• First YMCA for Blacks

    First YMCA for Blacks
  • First Black College.

    First Black College.
    Lincoln University in Pennsylvania was founded in 1854 by John Historical Black Colleges
    Lincoln was originally founded under the name Ashmun Institute, after the religious leader and social reformer, Jehudi Ashmun, to educate young men of African descent. It claims the title of the first degree-awarding school of the Historically Black Colleges and Universities (HBCU) in the United States.
  • School Segregation was Abolished in Boston

    School Segregation was Abolished in Boston
  • John Mercer Langston becomes the first Black man elected to to Office of the U.S. by winning town council

    John Mercer Langston becomes the first Black man elected to to Office of the U.S. by winning town council
    John Mercer LangstonBrownheim Ohio,
  • Wilberforce University, the nation's oldest private, historically black university

    Wilberforce University, the nation's oldest private, historically black university
    Wilberforce University was founded by the Methodist Epispocal Church
  • Mary S Peake

    Mary S Peake
    Mary S. Peake an American teacher and humanitarian, best known for starting a school for the children of former slaves starting in the fall of 1861 under what became known as the Emancipation Oak tree in present-day Hampton near Fort Monroe.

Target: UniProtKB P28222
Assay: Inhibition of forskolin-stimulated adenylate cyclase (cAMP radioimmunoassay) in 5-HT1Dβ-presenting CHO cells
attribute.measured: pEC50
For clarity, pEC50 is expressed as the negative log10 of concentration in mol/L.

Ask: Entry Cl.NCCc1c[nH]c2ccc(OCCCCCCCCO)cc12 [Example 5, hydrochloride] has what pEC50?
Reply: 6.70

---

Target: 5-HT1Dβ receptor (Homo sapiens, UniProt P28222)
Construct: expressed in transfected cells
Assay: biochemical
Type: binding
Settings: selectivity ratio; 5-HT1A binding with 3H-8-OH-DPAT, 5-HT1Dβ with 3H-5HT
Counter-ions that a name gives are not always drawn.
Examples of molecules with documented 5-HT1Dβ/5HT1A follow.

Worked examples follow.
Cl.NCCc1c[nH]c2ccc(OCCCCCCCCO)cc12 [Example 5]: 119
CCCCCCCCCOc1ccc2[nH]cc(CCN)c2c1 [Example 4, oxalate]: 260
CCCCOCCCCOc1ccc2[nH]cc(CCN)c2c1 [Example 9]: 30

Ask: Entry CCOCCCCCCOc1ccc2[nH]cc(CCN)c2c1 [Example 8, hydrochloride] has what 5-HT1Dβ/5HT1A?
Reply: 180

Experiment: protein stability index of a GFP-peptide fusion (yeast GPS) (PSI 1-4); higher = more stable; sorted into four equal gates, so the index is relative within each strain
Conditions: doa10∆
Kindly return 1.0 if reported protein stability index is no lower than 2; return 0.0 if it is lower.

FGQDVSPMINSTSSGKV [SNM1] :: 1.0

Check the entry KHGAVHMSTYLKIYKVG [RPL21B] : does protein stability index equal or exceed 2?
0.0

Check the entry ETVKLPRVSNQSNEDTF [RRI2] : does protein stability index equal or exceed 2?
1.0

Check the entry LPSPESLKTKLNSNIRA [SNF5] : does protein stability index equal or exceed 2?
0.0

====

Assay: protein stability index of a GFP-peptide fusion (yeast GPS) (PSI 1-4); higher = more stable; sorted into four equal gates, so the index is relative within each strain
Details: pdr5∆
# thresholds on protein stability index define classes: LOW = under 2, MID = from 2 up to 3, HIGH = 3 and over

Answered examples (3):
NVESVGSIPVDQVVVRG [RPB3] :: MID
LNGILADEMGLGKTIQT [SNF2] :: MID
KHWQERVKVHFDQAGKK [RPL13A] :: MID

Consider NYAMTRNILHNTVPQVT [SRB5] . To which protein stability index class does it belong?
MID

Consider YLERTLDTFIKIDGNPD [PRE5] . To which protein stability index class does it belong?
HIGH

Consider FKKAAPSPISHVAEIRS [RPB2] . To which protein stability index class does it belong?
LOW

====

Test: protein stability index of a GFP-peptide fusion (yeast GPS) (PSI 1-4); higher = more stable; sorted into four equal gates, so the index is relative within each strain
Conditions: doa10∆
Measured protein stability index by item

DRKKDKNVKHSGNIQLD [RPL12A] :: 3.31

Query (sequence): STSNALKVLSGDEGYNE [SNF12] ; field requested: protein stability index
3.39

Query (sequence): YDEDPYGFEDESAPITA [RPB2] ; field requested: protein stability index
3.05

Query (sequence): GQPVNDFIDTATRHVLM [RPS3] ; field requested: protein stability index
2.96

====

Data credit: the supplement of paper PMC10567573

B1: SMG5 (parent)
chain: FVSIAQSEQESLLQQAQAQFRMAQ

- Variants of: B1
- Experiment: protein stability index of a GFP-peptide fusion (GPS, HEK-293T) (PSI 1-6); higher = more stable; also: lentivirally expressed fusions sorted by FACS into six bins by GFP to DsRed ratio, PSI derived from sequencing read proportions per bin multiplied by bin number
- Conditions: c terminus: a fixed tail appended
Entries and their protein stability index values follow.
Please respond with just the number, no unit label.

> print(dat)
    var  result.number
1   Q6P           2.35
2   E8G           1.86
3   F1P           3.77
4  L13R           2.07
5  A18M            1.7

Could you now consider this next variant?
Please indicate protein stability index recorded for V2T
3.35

• Frederick Douglass Appointed by Lincoln for emancipation of Slaves

    Frederick Douglass Appointed by Lincoln for emancipation of Slaves
  • Elizabeth Hobbs Keckley

    Elizabeth Hobbs Keckley
    Keckley founded the Contraband Relief Association in August 1862. The organization changed its name in July 1864 to the Ladies' Freedmen and Soldier's Relief Association to "reflect its expanded mission." The CRA provided food, shelter, clothing, and emotional support to recently freed slaves and/or sick and wounded soldiers. The organization was based in Washington D.C., but the funds distributed and the services provided surpassed county lines.
  • Daniel Payne becomes the first Negro College President in America at Wilberforce University.

    Daniel Payne becomes the first Negro College President in America at Wilberforce University.
    Daniel Payne In 1863 he becomes its first president, and the first African-American president of a college in the United States.
  • The inauguration of Barack Obama as the 44th President

    The inauguration of Barack Obama as the 44th President
  • Thekima Mayasá's classrom is enlightened by the Education Presentation.

    Thekima Mayasá's classrom is enlightened by the Education Presentation.